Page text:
I find Ed Harris’s character, well played though it is, rather lacking in credibility. For much of the film the Major is portrayed as a dedicated, thoughtful professional, not a political fanatic, and perhaps not the sort of man who would just shrink away from a moral dilemma and kowtow to his Nazi overlords. He is simply doing what he's good at for the sake of his duty as a soldier. But then he commits an act of unspeakable evil. It may be a tactically astute thing to do in terms of getting Zaitsev out into the open, but I cannot quite square it with the character he’s exhibited in the movie up until that point.
The film has come in for much criticism on a whole range of points. Some feel that the acting roles are miscast (I don't) and the love interest between Zaitsev and Tania Chernova is unnecessary and unlikely. Again, I disagree. The presence of Tania acknowledges the part women played in the Soviet war effort, and I suspect that in such desperate circumstances as are depicted here, human beings might very well grasp at any chance of an affectionate relationship - young men and women are young men and women even in time of brutal war. When the couple make love, it is not sexually appealing - it is embarressingly uncomfortable in a crowded room - there is no privacy. This lack of gentle romance makes it seem believeable to me.
The most venomous criticisms however are generally reserved for the fact that one of the bloodiest battles of the war is reduced to a two-man feud, but I feel the story is not the story of Stalingrad; it is the story of Zaitsev and the insular war of a sniper.
(Plot Spoiler) Truth and fiction are mingled in this film. Most of the characters are based upon real people. Zeitsev really was a folk-hero sniper, and there is believed to have been a German ace involved in a duel with him, and who he killed, though the name and circumstances may have been different. The relationship with Tania sadly did not work out - both believed the other had been killed, and did not learn of each other's whereabouts until much later, when Zeitsev was married.
I'm not keen on real events being changed radically for entertainment purposes - I feel a great script writer and director should be able to make the truth sufficiently entertaining. But the essence of the film has a convincing feel to it. And Nikita Khrushchev - later Soviet General Secretary - really was involved in promoting the name of Vassili Zaitsev as depicted in the movie.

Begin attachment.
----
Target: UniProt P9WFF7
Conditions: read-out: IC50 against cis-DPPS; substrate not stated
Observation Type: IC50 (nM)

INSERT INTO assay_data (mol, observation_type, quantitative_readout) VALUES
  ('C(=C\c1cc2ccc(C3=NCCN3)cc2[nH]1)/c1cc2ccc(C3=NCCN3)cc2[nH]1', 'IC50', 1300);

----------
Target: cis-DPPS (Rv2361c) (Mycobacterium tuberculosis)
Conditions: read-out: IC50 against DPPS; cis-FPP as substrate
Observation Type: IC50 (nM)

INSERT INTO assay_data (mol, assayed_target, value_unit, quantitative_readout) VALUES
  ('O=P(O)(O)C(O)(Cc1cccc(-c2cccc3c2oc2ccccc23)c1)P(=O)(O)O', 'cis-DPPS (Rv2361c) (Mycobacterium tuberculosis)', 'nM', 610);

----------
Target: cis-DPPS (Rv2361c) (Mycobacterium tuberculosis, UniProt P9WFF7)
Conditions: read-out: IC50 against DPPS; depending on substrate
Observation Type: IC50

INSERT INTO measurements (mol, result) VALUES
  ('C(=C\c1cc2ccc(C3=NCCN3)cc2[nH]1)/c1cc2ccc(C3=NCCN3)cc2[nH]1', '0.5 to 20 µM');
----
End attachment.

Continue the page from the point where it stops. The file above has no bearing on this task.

The film was not well received by many in Germany and Russia. In Germany some saw the movie as glorifying a personal battle in a tragic period of the war, and some in Russia were concerned at the negative portrayal of Red Army officers and soldiers, and wanted the film banned in the country. However, fortunately for freedom of expression in the new Russia, the request was denied.
Much of the location shooting, rather ironically was done in Berlin, and elsewhere in Germany.
The skills of crackshot snipers are always something which can be admired in the movies, albeit the purpose to which their talents are put may be less so. The scene in which Zeitsev’s extraordinary ability is first put to the test is really quite clever. Five German soldiers are taking a break amidst the rubble, whilst the senior officer has an impromptu shower. Shooting any of them will surely break Zeitsev’s cover and reveal his location, so he has to take them one by one in carefully selected order as the sound of nearby explosions drowns the sound of his rifle. Almost before they know what’s happening, the Germans have been shot. Danilov, an eye-witness, takes note, as the incident will change both their lives and many others.
The key quotes in this movie are the quotes which convey the feelings of desperation in the Soviet camp, and the need for a boost of morale which thrusts Vassili into the foreground.
One time, Nikita Khrushchev displays a ruthless 'never surrender' mentality:
'You won't give up the river bank. I don't care if you lost half your men. Lose the other half. Lose yourself!'